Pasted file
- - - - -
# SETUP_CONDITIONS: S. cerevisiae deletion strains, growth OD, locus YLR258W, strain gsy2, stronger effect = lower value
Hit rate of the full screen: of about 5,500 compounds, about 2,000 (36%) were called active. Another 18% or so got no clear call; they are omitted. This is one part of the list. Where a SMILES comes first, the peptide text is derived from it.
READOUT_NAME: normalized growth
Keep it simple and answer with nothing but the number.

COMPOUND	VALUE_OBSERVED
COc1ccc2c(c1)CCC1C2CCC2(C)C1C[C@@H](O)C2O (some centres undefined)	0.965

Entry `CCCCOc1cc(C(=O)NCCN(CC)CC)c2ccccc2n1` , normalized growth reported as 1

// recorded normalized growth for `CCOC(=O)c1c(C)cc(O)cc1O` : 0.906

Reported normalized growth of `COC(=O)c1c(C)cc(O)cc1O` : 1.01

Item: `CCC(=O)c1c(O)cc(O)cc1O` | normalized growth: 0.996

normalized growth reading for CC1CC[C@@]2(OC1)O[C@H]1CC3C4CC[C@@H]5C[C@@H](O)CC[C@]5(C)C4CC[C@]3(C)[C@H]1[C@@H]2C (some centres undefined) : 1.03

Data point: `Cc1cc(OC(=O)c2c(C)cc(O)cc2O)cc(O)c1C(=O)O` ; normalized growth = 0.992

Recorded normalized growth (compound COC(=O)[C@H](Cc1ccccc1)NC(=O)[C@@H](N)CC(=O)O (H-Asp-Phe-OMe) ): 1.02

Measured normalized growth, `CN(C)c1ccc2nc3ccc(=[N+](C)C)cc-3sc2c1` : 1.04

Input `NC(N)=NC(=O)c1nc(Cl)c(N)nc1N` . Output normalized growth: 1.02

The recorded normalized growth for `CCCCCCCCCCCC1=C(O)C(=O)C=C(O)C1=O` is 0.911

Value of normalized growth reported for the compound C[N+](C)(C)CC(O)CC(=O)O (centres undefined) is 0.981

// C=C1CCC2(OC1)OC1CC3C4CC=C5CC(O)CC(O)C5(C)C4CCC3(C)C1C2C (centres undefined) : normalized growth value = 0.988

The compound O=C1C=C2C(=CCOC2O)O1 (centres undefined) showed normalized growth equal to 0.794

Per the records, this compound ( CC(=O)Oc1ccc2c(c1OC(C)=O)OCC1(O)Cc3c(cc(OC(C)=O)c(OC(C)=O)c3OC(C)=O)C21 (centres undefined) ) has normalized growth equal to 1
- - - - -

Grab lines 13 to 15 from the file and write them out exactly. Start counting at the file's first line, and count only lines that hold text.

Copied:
Recorded normalized growth (compound COC(=O)[C@H](Cc1ccccc1)NC(=O)[C@@H](N)CC(=O)O (H-Asp-Phe-OMe) ): 1.02

Measured normalized growth, `CN(C)c1ccc2nc3ccc(=[N+](C)C)cc-3sc2c1` : 1.04

Input `NC(N)=NC(=O)c1nc(Cl)c(N)nc1N` . Output normalized growth: 1.02